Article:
Oral ATP

Oral Health Education Series

This five-part video series addresses the Oral Assessment, Treatment and Prevention (ORAL ATP™) protocol. Please take the time to view each video, paying close attention to procedural details and answer the corresponding questions to each section.

Each quiz will be graded at one time and in order to receive credit you must answer 80% of the questions correctly for each of the five videos.

Dental Cleaning

  1. Dental charting is one of the most __________ parts of the dental procedure.

  2. How many teeth do dogs have?

  3. How many teeth do cats have?

  4. Dental charting evaluates:

  5. The essential equipment and tools required for dental charting are:

  6. The dental exam chart should read like a story and provide:

  7. _____ percent of a tooth exists below the gum line and can be affected by periodontal disease.

  8. Create a __________ way of charting.

  9. Two-handed charting is more efficient than four-handed charting.
  10. When charting pay particular attention to:

Cleaning & Polishing Teeth

  1. Oral assessment, treatment and prevention should be carried out at least once or twice per year.
  2. How many steps are there to efficient cleaning and polishing?

  3. Best practices in dental care include monitoring a patient on anaesthesia throughout the procedure with:

  4. ________________ and ________________ used together will help remove the etches on teeth that come from the dental scaling process.

  5. Instruments used in the cleaning and polishing process include:

  6. Why is it important to anaesthetise the patient?

  7. According to the ORAL ATP™ process, how many steps are there to ensure the safest anaesthetic outcome?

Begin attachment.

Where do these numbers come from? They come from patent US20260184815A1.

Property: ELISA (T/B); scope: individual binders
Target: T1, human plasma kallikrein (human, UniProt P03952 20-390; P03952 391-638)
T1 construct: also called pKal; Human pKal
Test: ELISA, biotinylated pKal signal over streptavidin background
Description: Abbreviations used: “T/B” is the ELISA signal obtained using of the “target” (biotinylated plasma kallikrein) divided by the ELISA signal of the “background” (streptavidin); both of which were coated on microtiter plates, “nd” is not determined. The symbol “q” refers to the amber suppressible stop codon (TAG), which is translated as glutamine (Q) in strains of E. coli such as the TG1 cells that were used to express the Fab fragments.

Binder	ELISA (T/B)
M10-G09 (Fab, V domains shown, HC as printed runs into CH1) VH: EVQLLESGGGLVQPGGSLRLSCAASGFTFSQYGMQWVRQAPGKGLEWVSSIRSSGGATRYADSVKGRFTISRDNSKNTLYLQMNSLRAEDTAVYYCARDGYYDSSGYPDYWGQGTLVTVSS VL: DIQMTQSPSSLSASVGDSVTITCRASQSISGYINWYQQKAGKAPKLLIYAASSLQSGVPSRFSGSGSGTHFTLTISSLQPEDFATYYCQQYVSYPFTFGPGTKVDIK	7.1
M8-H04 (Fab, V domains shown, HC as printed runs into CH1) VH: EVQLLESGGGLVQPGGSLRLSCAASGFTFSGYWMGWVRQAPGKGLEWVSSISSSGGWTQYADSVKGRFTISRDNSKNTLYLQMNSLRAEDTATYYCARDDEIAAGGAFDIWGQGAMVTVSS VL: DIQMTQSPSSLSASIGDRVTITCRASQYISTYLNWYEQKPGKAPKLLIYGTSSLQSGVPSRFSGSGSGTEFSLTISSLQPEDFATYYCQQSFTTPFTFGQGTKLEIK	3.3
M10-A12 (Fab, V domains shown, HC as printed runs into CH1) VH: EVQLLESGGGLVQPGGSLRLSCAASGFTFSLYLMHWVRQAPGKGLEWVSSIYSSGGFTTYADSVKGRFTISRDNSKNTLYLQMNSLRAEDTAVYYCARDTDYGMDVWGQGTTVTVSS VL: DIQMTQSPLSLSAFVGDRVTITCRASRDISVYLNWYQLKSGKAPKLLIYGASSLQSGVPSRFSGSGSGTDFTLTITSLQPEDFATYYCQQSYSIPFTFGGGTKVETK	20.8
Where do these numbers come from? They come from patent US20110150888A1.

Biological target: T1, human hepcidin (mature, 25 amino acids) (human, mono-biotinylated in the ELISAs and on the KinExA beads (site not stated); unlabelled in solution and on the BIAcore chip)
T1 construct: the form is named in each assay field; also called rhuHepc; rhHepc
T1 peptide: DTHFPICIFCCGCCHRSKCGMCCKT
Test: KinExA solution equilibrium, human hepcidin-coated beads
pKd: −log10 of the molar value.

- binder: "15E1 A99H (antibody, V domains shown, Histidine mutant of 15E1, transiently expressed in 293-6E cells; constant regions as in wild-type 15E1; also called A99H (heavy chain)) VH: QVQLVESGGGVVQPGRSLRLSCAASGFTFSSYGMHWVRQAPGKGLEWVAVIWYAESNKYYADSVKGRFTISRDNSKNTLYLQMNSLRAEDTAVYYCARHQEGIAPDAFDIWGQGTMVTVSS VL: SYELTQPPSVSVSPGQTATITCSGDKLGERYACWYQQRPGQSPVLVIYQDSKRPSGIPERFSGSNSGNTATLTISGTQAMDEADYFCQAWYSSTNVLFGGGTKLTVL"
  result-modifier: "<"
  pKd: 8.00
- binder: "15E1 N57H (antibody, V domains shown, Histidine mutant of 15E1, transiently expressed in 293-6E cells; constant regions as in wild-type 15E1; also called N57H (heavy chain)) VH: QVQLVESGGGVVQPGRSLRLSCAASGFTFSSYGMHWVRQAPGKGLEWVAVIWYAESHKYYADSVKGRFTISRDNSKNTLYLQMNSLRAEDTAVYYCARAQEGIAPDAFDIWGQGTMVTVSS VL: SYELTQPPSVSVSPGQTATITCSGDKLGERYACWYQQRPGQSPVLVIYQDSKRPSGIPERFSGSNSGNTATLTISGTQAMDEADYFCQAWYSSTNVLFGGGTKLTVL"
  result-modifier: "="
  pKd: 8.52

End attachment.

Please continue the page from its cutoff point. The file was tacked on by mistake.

8. Calculus should be removed from above the gum line only.
  9. Home care is not required after cleaning and polishing.
  10. Anaesthesia-free dentistry:

Dental X-Rays

  1. X-rays may be performed without the patient under anaesthesia depending on the skill of the veterinarian or veterinarian nurse.
  2. The X-ray generator tube head should be positioned at a _____ degree angle to expose diagnostic films for most of the maxillary teeth.

  3. Dental radiology is only important for every third dental case.
  4. Dental radiology is important because ___ percent of periodontal disease is below the gum line.

  5. When performing intra-oral radiology you can use either analogue or digital image capture techniques.
  6. Protective X-ray attire is optional when performing radiology.
  7. Thyroid shields and aprons are not proper X-ray attire.
  8. Digital radiology is fast, stored in the computer and requires no chemicals.
  9. Neither analogue nor digital radiology techniques require an X-ray generator.

Educating Clients

  1. Veterinary consults are the only form of dental care required.
  2. Proper home care delays the onset of plaque and tartar accumulation.
  3. Promoting oral care is the responsibility of _________ in the veterinary practise.

  4. _______________ is the gold standard in at-home dental care.

  5. Most clients readily accept brushing their pet's teeth on a daily basis.
  6. When daily brushing isn't possible, VOHC-approved dental treats are an acceptable alternative to brushing your pet's teeth?
  7. VOHC stands for the:

  8. Puppies and kittens are too young to start on a dental plan.
  9. Dental patients should be back in the clinic within ___ months for a follow-up appointment.

Preparing a Take-Home Dental Care Kit

  1. The purpose of designing an at-home care plan for each of your patients is to help control plaque and calculus buildup between cleanings.
  2. In the ORAL ATP™ process, the:

  3. How often should clients provide plaque prevention in dogs and cats?

  4. A take-home dental kit reinforces your commitment as an oral health care specialist.
  5. Take-home dental kits allow you to:

  6. It is important to evaluate the patient's willingness to accept options available and the client's ability to provide them. (Tooth brushing, dental treats, diets and additives)
  7. Follow-up examinations are important as they help you monitor and evaluate any progression of the disease that may occur.

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This program was reviewed and approved by the Australian Veterinary Association and the National Industry Advisory Group for Veterinary Nursing for continuing education credit. Please contact each association's respective review boards should you have any comments or concerns regarding this program.